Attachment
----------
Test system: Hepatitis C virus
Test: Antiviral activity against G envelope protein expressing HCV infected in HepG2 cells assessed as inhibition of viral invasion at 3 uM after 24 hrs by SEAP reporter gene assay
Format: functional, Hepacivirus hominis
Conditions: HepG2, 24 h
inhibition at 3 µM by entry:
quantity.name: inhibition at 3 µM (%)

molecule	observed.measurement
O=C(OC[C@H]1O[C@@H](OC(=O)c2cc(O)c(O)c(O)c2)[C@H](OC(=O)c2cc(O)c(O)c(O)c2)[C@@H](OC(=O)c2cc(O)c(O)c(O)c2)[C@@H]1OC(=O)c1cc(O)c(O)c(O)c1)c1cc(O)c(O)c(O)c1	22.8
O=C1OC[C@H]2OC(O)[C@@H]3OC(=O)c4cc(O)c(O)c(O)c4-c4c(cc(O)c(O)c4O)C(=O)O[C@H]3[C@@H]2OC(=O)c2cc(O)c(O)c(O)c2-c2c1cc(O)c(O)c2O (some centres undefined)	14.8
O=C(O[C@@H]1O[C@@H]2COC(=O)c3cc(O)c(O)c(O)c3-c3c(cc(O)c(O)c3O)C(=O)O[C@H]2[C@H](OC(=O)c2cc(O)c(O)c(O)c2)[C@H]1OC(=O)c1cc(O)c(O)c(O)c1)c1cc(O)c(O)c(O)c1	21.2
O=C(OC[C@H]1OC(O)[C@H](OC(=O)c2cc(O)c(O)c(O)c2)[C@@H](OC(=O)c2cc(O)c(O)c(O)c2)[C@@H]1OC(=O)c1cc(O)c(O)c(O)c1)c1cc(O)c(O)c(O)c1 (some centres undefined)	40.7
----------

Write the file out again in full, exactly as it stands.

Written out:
Test system: Hepatitis C virus
Test: Antiviral activity against G envelope protein expressing HCV infected in HepG2 cells assessed as inhibition of viral invasion at 3 uM after 24 hrs by SEAP reporter gene assay
Format: functional, Hepacivirus hominis
Conditions: HepG2, 24 h
inhibition at 3 µM by entry:
quantity.name: inhibition at 3 µM (%)

molecule	observed.measurement
O=C(OC[C@H]1O[C@@H](OC(=O)c2cc(O)c(O)c(O)c2)[C@H](OC(=O)c2cc(O)c(O)c(O)c2)[C@@H](OC(=O)c2cc(O)c(O)c(O)c2)[C@@H]1OC(=O)c1cc(O)c(O)c(O)c1)c1cc(O)c(O)c(O)c1	22.8
O=C1OC[C@H]2OC(O)[C@@H]3OC(=O)c4cc(O)c(O)c(O)c4-c4c(cc(O)c(O)c4O)C(=O)O[C@H]3[C@@H]2OC(=O)c2cc(O)c(O)c(O)c2-c2c1cc(O)c(O)c2O (some centres undefined)	14.8
O=C(O[C@@H]1O[C@@H]2COC(=O)c3cc(O)c(O)c(O)c3-c3c(cc(O)c(O)c3O)C(=O)O[C@H]2[C@H](OC(=O)c2cc(O)c(O)c(O)c2)[C@H]1OC(=O)c1cc(O)c(O)c(O)c1)c1cc(O)c(O)c(O)c1	21.2
O=C(OC[C@H]1OC(O)[C@H](OC(=O)c2cc(O)c(O)c(O)c2)[C@@H](OC(=O)c2cc(O)c(O)c(O)c2)[C@@H]1OC(=O)c1cc(O)c(O)c(O)c1)c1cc(O)c(O)c(O)c1 (some centres undefined)	40.7